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Microsoft claims Korean Xbox Live success

Microsoft is claiming a victory for the Xbox in South Korea, as its initial shipment of Xbox Live starter kits sold out in less than ten minutes in the online gaming obsessed nation.

Microsoft is claiming a victory for the Xbox in South Korea, as its initial shipment of Xbox Live starter kits sold out in less than ten minutes in the online gaming obsessed nation.

However, there's a bit of a catch - namely the fact that Microsoft only shipped between 500 and 1000 units of the starter kit for launch, in a territory which leads the world for penetration of online gaming and has an installed base of some 60,000 Xboxen.

The company reportedly plans to ship an additional 1000 units of the kit, which includes a 12 month subscription to Xbox Live, voice communicator and demos of Mech Assault and Moto GP, in the coming days.

South Korea is rapidly becoming a PR battleground for Microsoft and Sony, as both companies strive to build the popularity of console gaming in an area which has embraced PC online gaming like no other. For Microsoft, success in South Korea would be a morale boost for the company's efforts in Asia, and would probably be branded as proof that the failure of Xbox in Japan is simply due to Sony and Nintendo's home advantage.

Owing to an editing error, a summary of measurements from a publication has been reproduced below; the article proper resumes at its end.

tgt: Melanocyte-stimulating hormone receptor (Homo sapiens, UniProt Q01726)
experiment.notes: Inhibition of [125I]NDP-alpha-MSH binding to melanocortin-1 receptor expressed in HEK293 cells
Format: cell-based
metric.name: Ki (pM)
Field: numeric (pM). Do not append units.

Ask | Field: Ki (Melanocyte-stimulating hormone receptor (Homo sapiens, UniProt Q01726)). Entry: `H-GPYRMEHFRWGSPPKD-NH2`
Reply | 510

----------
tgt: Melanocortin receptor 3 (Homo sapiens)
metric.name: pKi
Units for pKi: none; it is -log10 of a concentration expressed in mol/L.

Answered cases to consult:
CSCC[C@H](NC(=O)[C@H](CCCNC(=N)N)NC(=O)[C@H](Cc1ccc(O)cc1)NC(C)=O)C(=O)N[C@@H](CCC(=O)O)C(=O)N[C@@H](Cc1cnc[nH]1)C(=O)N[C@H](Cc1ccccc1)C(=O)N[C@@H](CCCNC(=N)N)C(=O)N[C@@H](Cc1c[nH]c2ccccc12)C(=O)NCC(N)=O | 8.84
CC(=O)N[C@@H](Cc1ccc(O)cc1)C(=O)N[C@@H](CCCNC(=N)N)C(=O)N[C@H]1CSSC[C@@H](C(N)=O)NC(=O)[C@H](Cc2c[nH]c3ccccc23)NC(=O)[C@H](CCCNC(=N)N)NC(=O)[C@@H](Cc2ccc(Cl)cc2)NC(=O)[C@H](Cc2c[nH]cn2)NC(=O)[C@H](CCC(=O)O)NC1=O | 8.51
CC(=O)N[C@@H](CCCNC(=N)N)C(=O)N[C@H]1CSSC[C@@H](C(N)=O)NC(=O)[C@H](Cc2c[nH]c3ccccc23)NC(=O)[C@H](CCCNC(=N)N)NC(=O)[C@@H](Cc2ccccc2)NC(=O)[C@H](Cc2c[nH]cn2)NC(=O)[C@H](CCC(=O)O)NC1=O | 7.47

That's not how things are shaping up, however. Sony's PS2, with a one year head start on the Xbox in the territory, has ten times its installed base - some 600,000 units - and in a recent poll, 97 per cent of respondents stated a preference for Sony's machine, citing customer service problems and lack of localised content as their key problems with the Xbox.

Microsoft will certainly be hoping that the launch of Xbox Live will give new momentum to the console in South Korea, which this month hosted the World Cyber Games - the multiplayer gaming equivalent of the Olympics, with international tournaments in games such as Counter-Strike, Unreal Tournament 2003, Starcraft and Age of Mythology.

Author

Rob Fahey avatar

Rob Fahey

Contributing Editor

Rob Fahey is a former editor of GamesIndustry.biz who spent several years living in Japan and probably still has a mint condition Dreamcast Samba de Amigo set.

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